Soglin, Rhodes-Conway take top two spots in mayoral primary results

By  | 

MADISON, Wis. (WMTV) -- Several Madison mayoral candidates hoped to finish in at least second place on election night.

Current Mayor of Madison Paul Soglin and challenger Satya Rhodes-Conway finished with the first and second most votes respectively and will move on to the spring election on April 2.

With 144 of 144 precincts reporting, Soglin had 29 percent with 10,771 votes and Rhodes-Conway had 28 percent with 10,448 votes

Soglin, Rhodes-Conway, Maurice Cheeks, Raj Shukla and Nick Hart and were on the ballot Tuesday. Toriana Pettaway was not on the ballot, but was at the final forum Saturday night.

You can follow the election results for the entire ballot here.

Soglin has occupied office longer than anyone in the city, and is seeking his ninth term. In his campaign he said he wanted to build a stronger Madison, a more diverse city government and wants bus rapid transit.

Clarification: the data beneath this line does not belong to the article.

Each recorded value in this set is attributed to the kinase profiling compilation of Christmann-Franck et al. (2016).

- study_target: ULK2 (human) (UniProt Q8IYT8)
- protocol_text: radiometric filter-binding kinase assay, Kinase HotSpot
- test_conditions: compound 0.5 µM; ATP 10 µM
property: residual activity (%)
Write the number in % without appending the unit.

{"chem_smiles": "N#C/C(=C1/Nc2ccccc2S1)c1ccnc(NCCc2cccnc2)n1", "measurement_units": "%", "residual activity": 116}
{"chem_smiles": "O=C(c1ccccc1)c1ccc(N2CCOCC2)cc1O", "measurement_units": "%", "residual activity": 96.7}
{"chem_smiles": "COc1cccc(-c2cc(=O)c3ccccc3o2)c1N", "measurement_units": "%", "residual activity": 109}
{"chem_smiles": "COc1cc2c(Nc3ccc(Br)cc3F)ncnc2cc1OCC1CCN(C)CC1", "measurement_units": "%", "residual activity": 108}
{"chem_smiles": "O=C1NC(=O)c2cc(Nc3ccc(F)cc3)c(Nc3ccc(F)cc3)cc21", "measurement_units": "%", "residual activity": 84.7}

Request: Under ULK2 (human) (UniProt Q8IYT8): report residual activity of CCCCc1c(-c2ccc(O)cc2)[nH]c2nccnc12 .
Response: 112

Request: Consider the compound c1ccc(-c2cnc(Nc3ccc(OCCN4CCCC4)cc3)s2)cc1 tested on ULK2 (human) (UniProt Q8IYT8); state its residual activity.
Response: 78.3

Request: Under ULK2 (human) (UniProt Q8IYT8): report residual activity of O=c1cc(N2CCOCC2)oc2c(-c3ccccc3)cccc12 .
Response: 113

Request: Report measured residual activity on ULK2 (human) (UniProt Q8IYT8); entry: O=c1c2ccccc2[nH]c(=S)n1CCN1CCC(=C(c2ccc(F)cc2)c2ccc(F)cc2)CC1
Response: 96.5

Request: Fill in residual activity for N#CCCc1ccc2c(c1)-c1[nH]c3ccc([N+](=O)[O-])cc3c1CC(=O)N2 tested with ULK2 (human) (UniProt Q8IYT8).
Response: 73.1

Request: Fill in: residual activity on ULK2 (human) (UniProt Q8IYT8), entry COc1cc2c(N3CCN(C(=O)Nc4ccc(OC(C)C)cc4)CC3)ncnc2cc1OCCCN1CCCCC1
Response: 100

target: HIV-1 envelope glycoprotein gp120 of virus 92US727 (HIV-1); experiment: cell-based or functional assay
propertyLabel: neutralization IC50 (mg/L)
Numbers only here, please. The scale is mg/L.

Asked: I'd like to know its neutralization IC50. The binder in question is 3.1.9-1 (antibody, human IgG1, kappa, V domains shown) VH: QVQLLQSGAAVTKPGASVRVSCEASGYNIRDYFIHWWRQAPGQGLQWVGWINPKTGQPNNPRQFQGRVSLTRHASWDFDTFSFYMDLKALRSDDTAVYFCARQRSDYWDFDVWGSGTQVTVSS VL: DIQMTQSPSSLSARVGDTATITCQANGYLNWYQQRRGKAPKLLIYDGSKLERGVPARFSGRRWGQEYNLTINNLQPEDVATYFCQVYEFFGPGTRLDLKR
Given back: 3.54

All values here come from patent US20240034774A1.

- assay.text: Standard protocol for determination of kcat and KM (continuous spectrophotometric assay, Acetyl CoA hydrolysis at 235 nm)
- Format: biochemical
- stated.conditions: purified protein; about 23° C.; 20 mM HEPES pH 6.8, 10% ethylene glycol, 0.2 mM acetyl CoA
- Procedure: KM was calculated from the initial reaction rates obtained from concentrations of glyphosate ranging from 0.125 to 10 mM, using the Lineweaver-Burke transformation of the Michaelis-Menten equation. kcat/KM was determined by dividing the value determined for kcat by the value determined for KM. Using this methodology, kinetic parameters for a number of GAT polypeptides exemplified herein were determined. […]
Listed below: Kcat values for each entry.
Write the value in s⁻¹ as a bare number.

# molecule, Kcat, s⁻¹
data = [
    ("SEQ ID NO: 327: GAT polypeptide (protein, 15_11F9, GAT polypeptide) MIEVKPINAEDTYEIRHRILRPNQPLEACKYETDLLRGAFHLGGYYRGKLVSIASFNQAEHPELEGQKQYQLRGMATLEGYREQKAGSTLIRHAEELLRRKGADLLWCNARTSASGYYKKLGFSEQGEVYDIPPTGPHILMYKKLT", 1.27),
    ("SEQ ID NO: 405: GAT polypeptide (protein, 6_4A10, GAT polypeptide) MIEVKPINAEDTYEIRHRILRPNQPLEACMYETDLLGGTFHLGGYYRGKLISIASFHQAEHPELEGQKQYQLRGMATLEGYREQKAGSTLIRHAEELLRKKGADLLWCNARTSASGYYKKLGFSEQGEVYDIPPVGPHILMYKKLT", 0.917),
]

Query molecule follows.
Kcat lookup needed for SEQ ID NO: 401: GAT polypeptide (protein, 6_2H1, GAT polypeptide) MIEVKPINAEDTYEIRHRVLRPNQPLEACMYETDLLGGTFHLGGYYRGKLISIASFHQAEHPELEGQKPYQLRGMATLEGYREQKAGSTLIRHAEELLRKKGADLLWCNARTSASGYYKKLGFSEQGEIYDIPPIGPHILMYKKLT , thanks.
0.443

“I’m pretty excited we had a great day, I think the city is looking for change and I’m hoping to be able to do that,” Rhodes-Conway said. “I respect Mayor Soglin and I hope he respects me — may the best woman win.”

Maurice "Mo" Cheeks received the third most votes with 23% of the vote. At Hawk's Bar and Grill on State Street, Cheeks encouraged his supporters not to give up, and to keep moving Madison forward.

"Obviously this wasn’t the outcome that we were looking for, but I was excited to share an evening with my supporters as we have fought hard for a future for Madison that advances what’s possible for our city," he said. "We’re all going to continue to find opportunities to roll up our sleeves and work to make this city a place that works better for all people. It’s an important time in the history of Madison, and it’s been an honor to run this race.”

Cheeks is the Alder for District 10, and said he looks forward to closing out the remainder of his term as alder "strong," and getting back to tutoring in schools.

Cheeks' campaign points included fighting inequality in Madison, as well as increasing opportunities for mentoring and tutoring programs in the city.